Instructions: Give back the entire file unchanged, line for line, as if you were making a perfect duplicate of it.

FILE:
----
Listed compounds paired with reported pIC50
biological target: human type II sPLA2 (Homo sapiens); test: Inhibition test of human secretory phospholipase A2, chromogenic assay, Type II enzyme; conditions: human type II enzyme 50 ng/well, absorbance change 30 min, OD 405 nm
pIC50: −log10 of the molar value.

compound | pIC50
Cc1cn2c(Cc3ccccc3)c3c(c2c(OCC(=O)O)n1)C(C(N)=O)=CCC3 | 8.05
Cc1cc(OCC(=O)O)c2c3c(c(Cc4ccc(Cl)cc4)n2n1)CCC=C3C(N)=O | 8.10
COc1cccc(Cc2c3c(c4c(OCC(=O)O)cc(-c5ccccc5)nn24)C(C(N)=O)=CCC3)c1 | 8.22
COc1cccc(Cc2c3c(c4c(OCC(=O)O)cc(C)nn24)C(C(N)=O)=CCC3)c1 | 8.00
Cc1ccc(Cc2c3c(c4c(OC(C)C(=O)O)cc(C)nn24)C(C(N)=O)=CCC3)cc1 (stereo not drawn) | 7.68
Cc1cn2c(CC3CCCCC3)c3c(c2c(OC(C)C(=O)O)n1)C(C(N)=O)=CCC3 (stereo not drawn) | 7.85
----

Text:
Listed compounds paired with reported pIC50
biological target: human type II sPLA2 (Homo sapiens); test: Inhibition test of human secretory phospholipase A2, chromogenic assay, Type II enzyme; conditions: human type II enzyme 50 ng/well, absorbance change 30 min, OD 405 nm
pIC50: −log10 of the molar value.

compound | pIC50
Cc1cn2c(Cc3ccccc3)c3c(c2c(OCC(=O)O)n1)C(C(N)=O)=CCC3 | 8.05
Cc1cc(OCC(=O)O)c2c3c(c(Cc4ccc(Cl)cc4)n2n1)CCC=C3C(N)=O | 8.10
COc1cccc(Cc2c3c(c4c(OCC(=O)O)cc(-c5ccccc5)nn24)C(C(N)=O)=CCC3)c1 | 8.22
COc1cccc(Cc2c3c(c4c(OCC(=O)O)cc(C)nn24)C(C(N)=O)=CCC3)c1 | 8.00
Cc1ccc(Cc2c3c(c4c(OC(C)C(=O)O)cc(C)nn24)C(C(N)=O)=CCC3)cc1 (stereo not drawn) | 7.68
Cc1cn2c(CC3CCCCC3)c3c(c2c(OC(C)C(=O)O)n1)C(C(N)=O)=CCC3 (stereo not drawn) | 7.85